During protein import the lumenal side of the channel is closed until the nascent peptide reaches about 70 amino acid residues in length. A putative gating protein for this side of the channel has been discussed (2), but the mechanism by which the lumenal side of the translocon is sealed is still unknown. How is the permeability barrier of the ER maintained during export of misfolded proteins? The export channel must be sealed on the lumenal side of the membrane while the exported protein is emerging on the cytoplasmic side. Therefore, export of misfolded proteins through an export translocon requires coordination of the events on the two sides of the ER membrane. How can this be accomplished?

How is unidirectional export ensured? Insight into this question comes from the new work by Biederer et al. Protein ubiquitination requires at least two enzymes: E1, which activates ubiquitin and transfers it to the second required protein, E2, a ubiquitin-conjugating enzyme (Ubc). In yeast, there are 13 Ubcs. Only one of these, Ubc6p, is a transmembrane protein, although it has some overlapping specificity with the soluble Ubc, Ubc7p. These two enzymes participate in the ubiquitination of both soluble and membrane-bound substrates. The new work reports that an ER protein, Cue1p, is required to recruit the soluble Ubc7p to the membrane. A deletion of Cue1p gives the same phenotype for ER degradation as a deletion of Ubc7p, suggesting that Ubc7p must be assembled with Cue1p to be active. In a yeast strain defective for ubiquitination of misfolded proteins, the latter are stabilized and remain in the lumen of the ER. This result suggests that attachment of ubiquitin may be required to drive unidirectional export of unfolded proteins from the ER.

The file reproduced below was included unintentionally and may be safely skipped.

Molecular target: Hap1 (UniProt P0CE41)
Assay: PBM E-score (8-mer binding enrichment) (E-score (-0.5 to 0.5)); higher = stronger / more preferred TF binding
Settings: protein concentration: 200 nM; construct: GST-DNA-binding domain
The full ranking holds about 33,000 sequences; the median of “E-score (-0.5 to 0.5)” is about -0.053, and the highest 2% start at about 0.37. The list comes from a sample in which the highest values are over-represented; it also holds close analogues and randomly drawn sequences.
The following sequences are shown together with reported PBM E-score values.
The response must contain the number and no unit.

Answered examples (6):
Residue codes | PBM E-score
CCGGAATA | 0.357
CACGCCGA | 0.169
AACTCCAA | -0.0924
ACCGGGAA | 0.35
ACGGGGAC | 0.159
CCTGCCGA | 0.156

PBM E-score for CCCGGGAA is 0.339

If the presence of a ubiquitin branch on a protein can contribute to the unidirectional export of proteins from the ER, it may also be able to block import through the translocon. For ubiquitination to occur during cotranslational import into the ER, the seal between the ribosome and the membrane must be broken to allow access of the Ubcs to the protein. Evidence suggests that the ribosome seal can be broken during the translocation of transmembrane proteins without compromising the ER permeability barrier (7). This would allow for the ubiquitination and degradation of a misfolded transmembrane protein to begin before translation has terminated. Does this occur and could this serve to degrade improperly inserted membrane proteins? Given the rapid rate of recent progress in the fields of ER translocation and degradation, answers to these enigmas should come soon.